This One’s for Diana

Once upon a time I had an aide who told me that her parents got divorced when she was a very young child.  Thereafter, her life became one of chaos and stress because her mother was flat-out crazy.  The child never knew when her mother would shove her down the stairs, poor boiling water on her, or engage in some other unforeseen, unanticipated act of violence.  It was just the way she grew up.

When she was a young teenager, the girl was removed to her father’s house in New England, where she soon developed migraine headaches, allergies and PMS (pre-menstrual syndrome). Her father, being sane and loving, took her to physicians who could find nothing wrong with her and so referred her to specialists, who also could not find the source of these ills, and referred her to Children’s Hospital in Philadelphia, which could find no reason for her sickness either.

The strange part of it was that every time she went to visit her mother, all migraines, allergies and PMS stopped.  And this, ladies and gentlemen, is PNIE—psychoneuroimmuno-endocrinology.

This young woman had grown up—had had her being shaped—in what might be considered a terrifying hell of irrational violence.  Only problem was, the girl didn’t know it.  It was all she ever had known and she called it normal.  It only was after she was moved to her father’s house and lived in severely altered circumstances that she got sick, because now she was in an environment which everything in her body said was abnormal.

Her body had learned to live with bad craziness.  Without the craziness, her bodily systems were not getting the necessary signals to trigger what was, for her, healthy living.

I had a similar experience.  My parents didn’t like each other very much but they did like the gracious lifestyle so every night my parents, four siblings and I gathered for dinner.  The window draperies were floor length, the chandelier was centered over the dining table, the tablecloth and napkins were linen.  And the children were well-behaved.

Mother sat at one end of the table and Dad sat at the other end (it never was ascertained which was the head of the table and which was the foot) with the children in-between, and Mother and Dad fought.  They had too much class to get loud about it so it was all done with sniffs and snorts and sneers.  The tension was constant and palpable.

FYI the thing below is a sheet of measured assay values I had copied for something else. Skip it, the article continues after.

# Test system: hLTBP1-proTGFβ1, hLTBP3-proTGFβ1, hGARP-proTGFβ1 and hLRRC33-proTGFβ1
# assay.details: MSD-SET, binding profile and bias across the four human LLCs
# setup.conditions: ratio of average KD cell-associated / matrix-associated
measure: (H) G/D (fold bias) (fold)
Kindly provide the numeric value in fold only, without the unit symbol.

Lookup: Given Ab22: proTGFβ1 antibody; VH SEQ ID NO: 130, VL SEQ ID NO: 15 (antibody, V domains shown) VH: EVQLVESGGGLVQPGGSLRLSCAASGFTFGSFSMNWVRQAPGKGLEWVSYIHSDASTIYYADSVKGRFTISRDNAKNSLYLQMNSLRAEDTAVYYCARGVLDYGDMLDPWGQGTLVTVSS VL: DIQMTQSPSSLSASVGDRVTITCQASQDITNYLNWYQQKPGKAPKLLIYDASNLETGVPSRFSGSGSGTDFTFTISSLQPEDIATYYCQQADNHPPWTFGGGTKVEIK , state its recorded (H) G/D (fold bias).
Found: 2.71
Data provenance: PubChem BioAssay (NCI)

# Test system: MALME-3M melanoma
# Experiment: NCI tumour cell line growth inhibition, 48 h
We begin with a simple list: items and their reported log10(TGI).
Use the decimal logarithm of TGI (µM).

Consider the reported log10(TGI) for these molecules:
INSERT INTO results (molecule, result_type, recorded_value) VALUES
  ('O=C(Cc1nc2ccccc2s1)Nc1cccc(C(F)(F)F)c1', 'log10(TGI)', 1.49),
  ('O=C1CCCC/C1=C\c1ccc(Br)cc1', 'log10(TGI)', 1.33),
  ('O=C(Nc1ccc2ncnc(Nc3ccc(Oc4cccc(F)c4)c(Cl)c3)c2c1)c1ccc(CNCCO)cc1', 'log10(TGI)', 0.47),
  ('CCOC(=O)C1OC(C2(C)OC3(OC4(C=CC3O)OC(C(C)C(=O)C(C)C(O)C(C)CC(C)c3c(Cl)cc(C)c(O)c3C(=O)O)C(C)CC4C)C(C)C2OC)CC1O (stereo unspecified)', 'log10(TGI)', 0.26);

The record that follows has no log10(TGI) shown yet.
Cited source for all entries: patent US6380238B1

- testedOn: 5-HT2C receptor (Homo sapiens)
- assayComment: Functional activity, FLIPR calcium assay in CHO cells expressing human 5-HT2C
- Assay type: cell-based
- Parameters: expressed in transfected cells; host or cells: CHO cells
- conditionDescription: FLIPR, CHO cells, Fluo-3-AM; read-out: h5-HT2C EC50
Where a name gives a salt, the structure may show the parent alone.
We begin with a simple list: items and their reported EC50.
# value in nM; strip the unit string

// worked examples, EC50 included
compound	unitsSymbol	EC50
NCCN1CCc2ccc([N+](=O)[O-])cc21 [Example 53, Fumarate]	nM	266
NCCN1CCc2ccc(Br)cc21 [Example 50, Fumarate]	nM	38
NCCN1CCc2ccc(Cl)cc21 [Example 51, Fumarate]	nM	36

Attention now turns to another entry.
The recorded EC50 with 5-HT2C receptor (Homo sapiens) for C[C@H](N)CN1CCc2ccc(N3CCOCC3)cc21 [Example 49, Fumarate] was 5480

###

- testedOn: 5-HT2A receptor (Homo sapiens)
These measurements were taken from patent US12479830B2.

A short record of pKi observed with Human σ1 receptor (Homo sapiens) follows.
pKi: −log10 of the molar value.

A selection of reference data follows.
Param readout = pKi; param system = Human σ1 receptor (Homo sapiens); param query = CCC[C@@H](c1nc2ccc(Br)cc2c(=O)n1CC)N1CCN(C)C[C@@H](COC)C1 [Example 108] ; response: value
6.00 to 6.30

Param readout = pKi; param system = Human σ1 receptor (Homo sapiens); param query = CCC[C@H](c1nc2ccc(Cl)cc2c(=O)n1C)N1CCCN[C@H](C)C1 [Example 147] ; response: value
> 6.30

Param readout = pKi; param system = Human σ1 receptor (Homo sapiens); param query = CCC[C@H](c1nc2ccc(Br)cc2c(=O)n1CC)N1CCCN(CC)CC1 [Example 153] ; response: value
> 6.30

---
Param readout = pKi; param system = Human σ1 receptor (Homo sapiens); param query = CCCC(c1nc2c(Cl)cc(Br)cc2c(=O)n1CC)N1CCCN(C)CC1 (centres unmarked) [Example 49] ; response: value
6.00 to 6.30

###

And I was not allowed to say a word.  I wanted to scream, “Stop it!  Don’t do that to each other!  You’re hurting me!  Stop it!”  But what I did say was, “Please pass the peas.”  Or corn.  Or biscuits.  Or “May I please have some more ham?”

Because what my mother said—frequently enough for me to have internalized the message—was “Don’t talk to me that way, young lady!”  “Do not use that tone of voice with me!”  “Wipe that look off your face!”

I was angry but I was not allowed to express my anger.  When you drive anger underground then you create depression.  And every night depression was created in me, and then fed.  My physiology—emotional, nervous system, hormonal and immune system—was configured for depression and, in that state, I ingested and digested my dinner.  I grew up being fed depression every night.

When I moved away from home, I discovered that I could not eat a normal-sized meal.  If I tried to then I would become anxious or tearful or angry.  For years I had to eat little bits every hour all day in order to get fed without triggering emotional upsets.

The strange part of it was that every time I went home for a visit, I could sit at table and eat a full meal without having an emotional upset.